Earlier in his career, McIntosh worked for the Bank of Jamaica, the country’s central bank, as an examiner, policy analyst and assistant director. He was also an executive with Sagicor Group Jamaica Ltd and JN Cayman. He has a Ph.D. from Southern Illinois University, and he has earned certifications in several specializations, including public accountant (CPA), management accountant (CMA), finance manager (CFM) and anti-money laundering specialist (CAMS).

        Prior to receiving the campus-level award, McIntosh received other accolades of note: the 2023 Harbert College Lowder Endowed Teaching award, 2021 Harbert College McCartney Endowed Teaching award, and National Association of State Boards of Accountancy (NASBA) Center for the Public Interest Being a Difference award.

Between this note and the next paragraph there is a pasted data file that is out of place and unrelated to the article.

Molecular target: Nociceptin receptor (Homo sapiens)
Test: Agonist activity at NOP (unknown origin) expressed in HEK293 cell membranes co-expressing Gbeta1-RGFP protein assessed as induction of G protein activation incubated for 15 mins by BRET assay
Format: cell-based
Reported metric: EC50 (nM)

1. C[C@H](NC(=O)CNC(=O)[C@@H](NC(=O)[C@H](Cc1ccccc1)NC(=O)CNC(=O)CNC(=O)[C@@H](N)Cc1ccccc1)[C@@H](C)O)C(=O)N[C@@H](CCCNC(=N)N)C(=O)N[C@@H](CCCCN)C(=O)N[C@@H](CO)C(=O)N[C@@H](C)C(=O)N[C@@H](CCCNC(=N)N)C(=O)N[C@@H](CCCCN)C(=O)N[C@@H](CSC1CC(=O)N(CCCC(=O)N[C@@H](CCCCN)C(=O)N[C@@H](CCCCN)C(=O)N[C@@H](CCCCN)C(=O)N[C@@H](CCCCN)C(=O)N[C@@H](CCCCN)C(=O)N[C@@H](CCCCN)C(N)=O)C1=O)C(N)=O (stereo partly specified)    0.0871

Nominations for the Alumni Undergraduate Teaching Excellence Awards are made by department heads, deans, alumni and students. A committee of retired faculty selects the recipients.

        Learn more about Auburn Alumni Association faculty awards.


        The Harbert College of Business which is celebrating the 10th anniversary of Raymond and Kathryn Harbert's transformational naming gift, is a nationally ranked hub of undergraduate, graduate and continuing business education that is inspiring the next generation of business leaders. Our world-class faculty deliver unparalleled academic rigor in the classroom, while our research-driven scholarship advances thought leadership and best practice across business disciplines. The largest college on Auburn's campus, Harbert enrolls more than 6,900 undergraduate, graduate and doctoral students.